Opinion: Agriculture is an easy target for activists who may not be considering the big picture when it comes to methane reductions, Dr Jacqueline Rowarth writes.
The methane muddle continues, assisted by statements from passionate people presenting their perspective … whether it is or isn't backed up by science.
The latest methane report from the United Nations (UN) and the reaction in New Zealand is an example.
While it was presented by activists as an immediate reason to reduce animal numbers in New Zealand, the UN report was clear that "the fossil fuel sector has the greatest potential for targeted mitigation by 2030".
Methane from fossil fuel is not as big as from agriculture, but it is increasing.
Stanford University researchers have calculated that between 2000 and 2017, methane emissions from fossil fuel increased 15 per cent, reaching 108 million tons (Mt). Methane emissions from agriculture increased 11 per cent, reaching 227 Mt.
Global agricultural emissions are over twice those from fossil fuel, hence animal methane is the target for many activists. But the UN report has suggested that mitigation measures already exist for the fossil fuel industry, and that they are readily available. The same cannot be said for agriculture.
Fossil fuel extraction is associated with what are termed fugitive emissions – leaks.
Methane bubbles up from underground, and escapes into the atmosphere from oil jacks and rigs, natural gas wells and coal mines.
Leaks aren't always identified but fixing them increases the amount of fuel available to be sold to customers.
Fixing them also reduces any taxes associated with emissions (but only if taxes are in place).
The UN calculates that emissions could be reduced from the oil and gas sector by 29–57 Mt/yr and from the coal sector by 12–25 Mt/yr.
Furthermore, up to 80 per cent of oil and gas measures and up to 98 per cent of coal measures could be implemented at negative or low cost.
Action would seem to be a "no-brainer" but requires that the industry actually takes steps. The big oil producing countries have only recently accepted the need for commitment to reduction goals.
Methane from waste, which accounts for about 20 per cent (64-71 Mt/yr) of methane emissions globally, can also be addressed. The UN calculates that implementing existing measures for mitigation could reduce methane emissions from landfill by 29-36 Mt/yr.
That leaves agriculture.
Rice cultivation contributes approximately 8 per cent (24-40 Mt/yr) of global anthropogenic emissions and animal emissions from manure and enteric fermentation (in the rumen) represent roughly 32 per cent (110-121 Mt/yr).
Existing targeted measures could reduce methane emissions from rice cultivation by 6–9 Mt/yr. For animals the targeted mitigation potentials are less consistent, ranging from 4–42 Mt/yr, very much depending upon the efficiency of the system being considered.
The UN report recommended improved livestock management, which included feed quality and animal health, as being key to reducing methane per unit of production.
New Zealand, which produces approximately 0.37 per cent (Ministry for the Environment estimate; approximately 1.34 Mt/yr) of global methane, is already extremely efficient in conversion of non-human edible food to high quality protein and is constantly trying to do better.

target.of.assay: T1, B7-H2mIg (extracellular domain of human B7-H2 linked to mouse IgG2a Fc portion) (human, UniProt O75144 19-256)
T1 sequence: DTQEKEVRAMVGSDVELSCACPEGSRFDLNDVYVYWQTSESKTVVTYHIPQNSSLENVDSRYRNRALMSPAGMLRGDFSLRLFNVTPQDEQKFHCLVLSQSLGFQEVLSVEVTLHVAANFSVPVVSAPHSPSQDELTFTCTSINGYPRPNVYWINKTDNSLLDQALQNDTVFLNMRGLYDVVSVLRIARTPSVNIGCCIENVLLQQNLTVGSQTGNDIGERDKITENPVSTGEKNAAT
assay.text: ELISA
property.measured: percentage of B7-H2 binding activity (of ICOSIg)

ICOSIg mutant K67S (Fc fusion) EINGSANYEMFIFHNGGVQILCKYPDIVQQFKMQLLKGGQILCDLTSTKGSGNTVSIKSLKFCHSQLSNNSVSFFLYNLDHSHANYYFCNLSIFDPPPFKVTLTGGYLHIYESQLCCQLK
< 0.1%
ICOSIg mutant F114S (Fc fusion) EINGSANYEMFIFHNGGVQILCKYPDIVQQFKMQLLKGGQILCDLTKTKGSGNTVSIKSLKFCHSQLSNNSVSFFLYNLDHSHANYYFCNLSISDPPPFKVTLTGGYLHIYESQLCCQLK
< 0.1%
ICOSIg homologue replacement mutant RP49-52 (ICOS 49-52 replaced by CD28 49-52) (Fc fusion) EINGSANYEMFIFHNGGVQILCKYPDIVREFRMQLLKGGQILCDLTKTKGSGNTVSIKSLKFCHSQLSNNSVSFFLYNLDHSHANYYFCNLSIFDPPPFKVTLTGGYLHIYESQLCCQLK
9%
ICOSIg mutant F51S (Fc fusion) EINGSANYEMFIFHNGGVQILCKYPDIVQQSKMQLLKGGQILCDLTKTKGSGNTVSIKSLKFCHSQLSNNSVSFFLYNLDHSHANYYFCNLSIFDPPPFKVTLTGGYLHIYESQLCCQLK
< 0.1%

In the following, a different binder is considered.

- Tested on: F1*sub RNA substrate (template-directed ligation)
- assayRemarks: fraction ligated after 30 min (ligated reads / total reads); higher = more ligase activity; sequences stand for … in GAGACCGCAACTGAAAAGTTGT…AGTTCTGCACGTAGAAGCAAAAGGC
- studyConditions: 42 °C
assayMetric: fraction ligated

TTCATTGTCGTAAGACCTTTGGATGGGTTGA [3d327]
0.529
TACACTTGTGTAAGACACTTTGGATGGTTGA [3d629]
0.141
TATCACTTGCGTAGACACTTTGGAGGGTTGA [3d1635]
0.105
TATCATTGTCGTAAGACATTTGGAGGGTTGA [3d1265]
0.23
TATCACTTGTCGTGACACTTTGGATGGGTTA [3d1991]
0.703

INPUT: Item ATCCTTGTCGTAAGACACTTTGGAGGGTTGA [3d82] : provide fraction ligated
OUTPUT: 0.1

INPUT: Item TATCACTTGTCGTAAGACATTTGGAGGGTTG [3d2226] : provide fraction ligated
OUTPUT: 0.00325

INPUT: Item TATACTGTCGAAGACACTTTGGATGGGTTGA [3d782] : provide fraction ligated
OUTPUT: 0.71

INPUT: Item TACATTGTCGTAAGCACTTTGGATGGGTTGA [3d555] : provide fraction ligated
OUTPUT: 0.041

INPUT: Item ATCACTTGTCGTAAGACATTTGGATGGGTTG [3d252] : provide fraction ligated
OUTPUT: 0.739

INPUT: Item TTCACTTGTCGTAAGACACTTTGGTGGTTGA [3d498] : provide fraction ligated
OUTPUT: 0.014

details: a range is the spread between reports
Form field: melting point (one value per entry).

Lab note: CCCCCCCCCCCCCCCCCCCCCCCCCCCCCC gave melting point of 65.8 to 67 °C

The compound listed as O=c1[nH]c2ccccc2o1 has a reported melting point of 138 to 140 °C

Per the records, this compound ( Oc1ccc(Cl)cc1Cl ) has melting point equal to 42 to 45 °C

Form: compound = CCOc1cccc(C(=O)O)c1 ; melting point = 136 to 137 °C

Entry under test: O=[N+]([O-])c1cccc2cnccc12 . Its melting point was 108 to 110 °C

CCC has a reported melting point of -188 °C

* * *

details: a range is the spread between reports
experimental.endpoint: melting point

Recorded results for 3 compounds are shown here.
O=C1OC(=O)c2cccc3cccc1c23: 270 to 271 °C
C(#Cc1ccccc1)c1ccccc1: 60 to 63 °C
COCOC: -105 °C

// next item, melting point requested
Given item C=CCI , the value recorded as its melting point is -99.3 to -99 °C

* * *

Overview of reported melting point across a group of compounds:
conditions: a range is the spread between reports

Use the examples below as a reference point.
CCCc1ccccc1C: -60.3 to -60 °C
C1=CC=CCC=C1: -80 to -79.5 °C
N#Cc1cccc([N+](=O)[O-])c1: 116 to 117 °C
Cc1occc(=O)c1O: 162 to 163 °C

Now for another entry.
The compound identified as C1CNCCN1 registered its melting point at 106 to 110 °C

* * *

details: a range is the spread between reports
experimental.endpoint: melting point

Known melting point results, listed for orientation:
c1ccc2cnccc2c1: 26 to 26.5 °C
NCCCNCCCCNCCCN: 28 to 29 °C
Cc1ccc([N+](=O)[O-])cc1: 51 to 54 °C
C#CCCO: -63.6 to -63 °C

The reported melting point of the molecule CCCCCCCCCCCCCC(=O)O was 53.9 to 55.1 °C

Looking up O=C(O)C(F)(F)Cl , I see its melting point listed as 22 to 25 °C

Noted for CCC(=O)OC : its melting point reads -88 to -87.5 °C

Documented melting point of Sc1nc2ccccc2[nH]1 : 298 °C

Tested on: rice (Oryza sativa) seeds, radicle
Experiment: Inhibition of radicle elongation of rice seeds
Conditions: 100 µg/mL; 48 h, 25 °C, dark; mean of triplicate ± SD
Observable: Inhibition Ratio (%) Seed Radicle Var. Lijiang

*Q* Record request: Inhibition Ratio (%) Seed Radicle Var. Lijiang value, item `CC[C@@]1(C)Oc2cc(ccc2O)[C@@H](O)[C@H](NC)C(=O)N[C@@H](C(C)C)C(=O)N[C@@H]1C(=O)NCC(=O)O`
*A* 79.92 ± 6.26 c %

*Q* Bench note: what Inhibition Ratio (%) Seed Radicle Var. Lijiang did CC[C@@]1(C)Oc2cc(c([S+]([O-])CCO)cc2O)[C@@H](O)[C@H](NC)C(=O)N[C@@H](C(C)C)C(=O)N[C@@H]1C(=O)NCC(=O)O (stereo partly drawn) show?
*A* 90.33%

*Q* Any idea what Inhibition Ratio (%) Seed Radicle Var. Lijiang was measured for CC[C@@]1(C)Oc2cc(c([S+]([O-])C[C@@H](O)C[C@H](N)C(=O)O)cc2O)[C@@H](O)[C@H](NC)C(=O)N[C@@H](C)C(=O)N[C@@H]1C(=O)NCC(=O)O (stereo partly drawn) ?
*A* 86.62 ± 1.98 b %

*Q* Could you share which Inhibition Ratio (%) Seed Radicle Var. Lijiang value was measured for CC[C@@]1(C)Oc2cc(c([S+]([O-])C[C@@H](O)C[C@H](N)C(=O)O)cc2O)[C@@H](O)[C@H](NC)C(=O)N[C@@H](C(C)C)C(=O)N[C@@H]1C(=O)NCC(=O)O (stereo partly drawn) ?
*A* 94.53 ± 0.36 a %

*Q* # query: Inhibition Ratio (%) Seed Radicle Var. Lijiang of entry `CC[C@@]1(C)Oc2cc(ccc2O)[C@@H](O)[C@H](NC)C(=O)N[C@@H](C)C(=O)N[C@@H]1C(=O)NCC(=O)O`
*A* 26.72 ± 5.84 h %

The New Zealand Agricultural Research Centre leads the global research on methane in livestock (leadership is a mark of recognition by the global community) and is at the forefront of evaluating mitigation techniques.
This position of leadership doesn't let agriculture "off the hook" but does make it difficult to do better.
In contrast, methane leakage has been acknowledged by Energy Resources Aotearoa (the industry body representing oil and gas) and is now a priority for the fossil fuel industry.
Food waste, which leads to methane from landfill, continues to be a problem and New Zealand ranks amongst the highest creators.
Of note is that some innovative farmers are using waste from food processors as cattle feed, thereby turning human inedible material into high quality protein and saving methane from landfill… but are creating methane from the rumen instead.
Listen to Jamie Mackay interview Dr Jacqueline Rowarth on The Country below:
The biggest component of food waste is bread, fruit and vegetables – exactly the foods that activists state we should grow instead of having ruminant animals. But carbohydrates and vitamins aren't the same as high quality protein.
And though Greenpeace has suggested that government should support farmers to move from dairying to producing a diverse range of products … the issues of markets, infrastructure, costs of production and economies of scale indicate that New Zealand would need a far greater human population than currently exists to support the idyll.
The point about our current export economy is that New Zealand is cost competitive and greenhouse gas efficient in pasture-based protein.
The UN methane report stated that there is limited potential to address methane emission from agriculture with technological measures.
It recommended three behavioural changes: reducing food waste and loss, improving livestock management, and the adoption of healthy diets (vegetarian or with a lower meat and dairy content). Adopting these measures could reduce methane emissions by 65–80 Mt/yr over the next few decades globally.
New Zealand's role in agriculture is doing the research which will help the world in reducing ruminant methane and is already the example in least impact for most protein.
We can also encourage everybody to think before they purchase, whether fuel or food, what waste will be created.
Dr Jacqueline Rowarth is an adjunct professor with Lincoln University and a farmer-elected director on the Boards of DairyNZ and Ravensdown. The analysis and conclusions above are her own. email@example.com